Bergeron’s style of play may not always garner the most attention or the most accolades, but one thing is for sure: He may be subtle, but he is one of the most difficult forwards in the league for opponents to play against. Though there may not be any awards for that feat, other players certainly take notice — even players on his own team.
“I’m lucky to have Bergy on my side,” said fellow Bruins center David Krejci.
These days, the Bergeron-Krejci duo ranks as one of the league’s most formidable center tandems. But back when Krejci was getting his first taste of the NHL in 2006-07, he, like Smith, looked to Bergeron as the prototype for what it takes to be successful as a Bruin.
“When I first started, we had some good leaders — Bergy was already in his third or fourth year,” Krejci said. “When you see how much ice time he gets from the coach, and the trust, you want to be that player as well. You want to be trusted in those situations.
“That’s why you have to do those things — backcheck, blocking shots, whatever it takes. I had the good example from Bergy.”
The Bruins have been to the postseason in each of the last seven years. They have advanced to the Stanley Cup twice and they have won it all once. There are myriad reasons for their success — but undoubtedly, near the top of everyone’s list of reasons is the No. 37.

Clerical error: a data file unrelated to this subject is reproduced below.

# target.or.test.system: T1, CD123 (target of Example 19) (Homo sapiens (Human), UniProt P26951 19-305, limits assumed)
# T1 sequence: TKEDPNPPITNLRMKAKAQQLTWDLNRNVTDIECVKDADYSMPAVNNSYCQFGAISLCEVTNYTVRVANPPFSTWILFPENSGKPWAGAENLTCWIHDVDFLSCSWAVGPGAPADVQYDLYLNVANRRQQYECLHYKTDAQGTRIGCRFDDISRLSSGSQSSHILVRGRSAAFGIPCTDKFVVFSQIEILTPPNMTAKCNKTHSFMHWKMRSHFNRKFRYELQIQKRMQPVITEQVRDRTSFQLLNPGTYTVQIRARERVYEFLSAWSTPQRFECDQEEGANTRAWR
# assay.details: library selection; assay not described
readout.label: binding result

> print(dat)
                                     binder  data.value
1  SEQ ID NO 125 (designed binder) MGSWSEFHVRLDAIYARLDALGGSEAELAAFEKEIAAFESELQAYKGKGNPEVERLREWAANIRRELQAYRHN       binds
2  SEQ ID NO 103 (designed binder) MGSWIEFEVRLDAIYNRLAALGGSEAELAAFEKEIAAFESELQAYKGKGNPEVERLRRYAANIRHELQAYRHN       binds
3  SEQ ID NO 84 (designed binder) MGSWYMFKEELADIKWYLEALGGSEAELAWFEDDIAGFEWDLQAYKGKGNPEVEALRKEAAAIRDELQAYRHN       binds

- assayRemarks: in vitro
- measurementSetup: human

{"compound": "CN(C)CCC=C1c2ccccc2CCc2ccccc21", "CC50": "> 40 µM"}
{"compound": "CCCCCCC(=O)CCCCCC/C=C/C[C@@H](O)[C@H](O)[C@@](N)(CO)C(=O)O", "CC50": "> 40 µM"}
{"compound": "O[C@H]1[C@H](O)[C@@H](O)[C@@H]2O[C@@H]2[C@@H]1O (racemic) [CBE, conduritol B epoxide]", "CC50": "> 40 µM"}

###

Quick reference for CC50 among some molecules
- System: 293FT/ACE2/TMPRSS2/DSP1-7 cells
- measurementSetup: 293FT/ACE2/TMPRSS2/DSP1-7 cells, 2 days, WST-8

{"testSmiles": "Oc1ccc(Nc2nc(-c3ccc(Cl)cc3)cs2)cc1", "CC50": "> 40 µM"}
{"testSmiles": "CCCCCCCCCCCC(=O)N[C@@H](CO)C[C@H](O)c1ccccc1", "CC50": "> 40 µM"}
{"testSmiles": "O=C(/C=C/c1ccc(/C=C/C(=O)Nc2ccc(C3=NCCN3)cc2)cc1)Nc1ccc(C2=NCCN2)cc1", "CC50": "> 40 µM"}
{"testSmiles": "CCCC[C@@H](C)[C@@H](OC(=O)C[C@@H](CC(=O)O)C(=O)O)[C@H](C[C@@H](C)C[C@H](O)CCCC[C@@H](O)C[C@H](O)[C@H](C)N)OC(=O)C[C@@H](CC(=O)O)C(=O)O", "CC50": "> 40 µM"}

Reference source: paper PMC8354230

“He’s such a good guy,” Caron said. “I think obviously everyone likes him, and everyone looks up to him as a really good leader on our team. Off the ice, he’s such a humble guy. He’s won pretty much everything, and he’s still the same guy that [he] probably [was] when he was 15.
“He hasn’t changed, and he’s just a good person — that’s what makes him so special.”
Bergeron isn’t flashy. He doesn’t require acclaim or a badge of honor. He is understated, and he is committed to doing the little things right in order for the group to thrive. He, over the last 10 years, has developed into the embodiment of what it means to be a Bruin, and that fact has never been lost on anyone who has played with him in Boston — even though it may have taken him longer than expected to earn a spot in the league’s star-studded All-Star Game.
“It’s funny because it’s like — he’s such a consistent human being,” Smith said with a laugh. “It’s just how he always is. He doesn’t change too much. It’s stuff like that that you pick up and you try to model your game after, and just who you are, too, because he does such a good job of preparing himself. His image is impeccable, so he’s a great face for this organization, for sure.
“It’s Bergy being Bergy.”